Expectant mothers are careful to take any and all precautions to ensure optimum health for themselves, and their babies. Some medical conditions, including diabetes, can pose particular concern for both mother and child. It can, however, be successfully moderated and treated. The American Association of Diabetes indicates that there are two types of diabetes: Type I and Type II.
Children and adolescents are most commonly afflicted with Type I diabetes, while Type II is often indicated in overweight adults. Some types of diabetes are directly related to certain genetic problems. There is another type of diabetes that is of particular importance to pregnant women. Is it possible for a woman to develop diabetes during pregnancy? Should a woman with diabetes be concerned about her pregnancy? Can there be a relation between diabetes and pregnancy? These are all important questions to ask a healthcare practitioner. A woman who suffers with diabetes does have particular considerations to take into account before becoming pregnant.
A diabetic mother who is carrying a child must appreciate the risks associated with having the disease; she needs to treat her pregnancy with a great deal of discipline. Third Type of Diabetes Even a woman who has never had diabetes is prone to developing the disease during pregnancy. Gestational diabetes is considered by some to be the "third type of diabetes", developed during the late stages of pregnancy. This form of diabetes will disappear after the baby is born, but mother will face a higher probability of acquiring Type II diabetes later in life.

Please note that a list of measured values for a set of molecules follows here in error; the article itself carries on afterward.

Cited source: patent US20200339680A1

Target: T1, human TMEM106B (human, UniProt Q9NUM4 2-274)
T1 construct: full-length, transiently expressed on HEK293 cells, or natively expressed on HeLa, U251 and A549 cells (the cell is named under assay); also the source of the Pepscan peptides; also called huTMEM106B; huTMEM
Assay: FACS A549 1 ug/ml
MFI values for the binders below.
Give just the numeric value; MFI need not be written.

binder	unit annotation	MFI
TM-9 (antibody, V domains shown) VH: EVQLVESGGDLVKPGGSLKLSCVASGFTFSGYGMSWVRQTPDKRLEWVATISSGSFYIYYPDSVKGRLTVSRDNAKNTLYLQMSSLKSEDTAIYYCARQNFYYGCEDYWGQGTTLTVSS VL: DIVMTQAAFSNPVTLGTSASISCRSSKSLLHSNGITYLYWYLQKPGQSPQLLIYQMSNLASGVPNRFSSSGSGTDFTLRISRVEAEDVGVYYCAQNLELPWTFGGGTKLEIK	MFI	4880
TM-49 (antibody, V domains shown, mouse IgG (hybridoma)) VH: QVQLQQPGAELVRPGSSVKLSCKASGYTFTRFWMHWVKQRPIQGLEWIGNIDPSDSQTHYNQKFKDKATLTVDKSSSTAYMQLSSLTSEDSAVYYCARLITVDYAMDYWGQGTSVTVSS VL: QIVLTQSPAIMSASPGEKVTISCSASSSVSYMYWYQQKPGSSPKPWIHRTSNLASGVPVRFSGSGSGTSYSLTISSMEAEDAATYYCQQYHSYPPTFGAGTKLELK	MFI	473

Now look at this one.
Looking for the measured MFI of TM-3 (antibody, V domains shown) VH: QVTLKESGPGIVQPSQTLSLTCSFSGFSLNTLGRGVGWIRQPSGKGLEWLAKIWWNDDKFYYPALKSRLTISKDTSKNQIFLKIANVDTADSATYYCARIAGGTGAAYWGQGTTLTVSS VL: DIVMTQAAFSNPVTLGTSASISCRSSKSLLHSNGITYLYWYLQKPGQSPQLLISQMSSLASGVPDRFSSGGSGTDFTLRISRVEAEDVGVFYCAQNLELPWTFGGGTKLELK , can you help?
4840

Indeed, there is a direct link between diabetes and pregnancy, and expectant mothers must be very careful about this condition. Gestational diabetes causes the body to resist the assimilation of insulation, making this condition similar to Type II diabetes. Symptoms, however, are a bit different than those presented by typical Type II diabetics. Women who develop gestational diabetes may notice unusually high weight gain. This excess weight is caused by high levels of glucose in the blood and, as a result, an increase in fetal urination.
It's important for expectant mothers to be tested during the 24th to 28th weeks of gestation to ensure that they have not acquired gestational diabetes. Gestational diabetes is quite rare, affecting only 2% to 3% of the total population of pregnant women, and there are some factors that can increase the risk of acquiring the condition: * Age (older women are at greater risk) * Being overweight * Family history of Type II diabetes * Ethnicity * Earlier pregnancy with gestational diabetes * Previous children born weighing nine pounds or more If you show one or more of these potential risks, speak with your doctor about the possibility of acquiring gestational diabetes. Research has suggested that up to 40 percent of women with gestational diabetes went on to develop Type II diabetes during the 5 to 10 years following pregnancy. If you are diagnosed with gestational diabetes, speak with your doctor and follow his or her instructions.
Even though many Type II diabetics lead perfectly normal lives, it's best to avoid it. Gestational diabetes poses certain risks to expectant mothers, but it can be controlled. Speak with your obstetrician or healthcare provider to learn more about the causes, preventions and treatments.
It's the best way to ensure your own wellness, and the health of your baby.
Writer Keefe Figgatt is a freelancer for numerous web magazines, on healthy living and healthy habit subjects.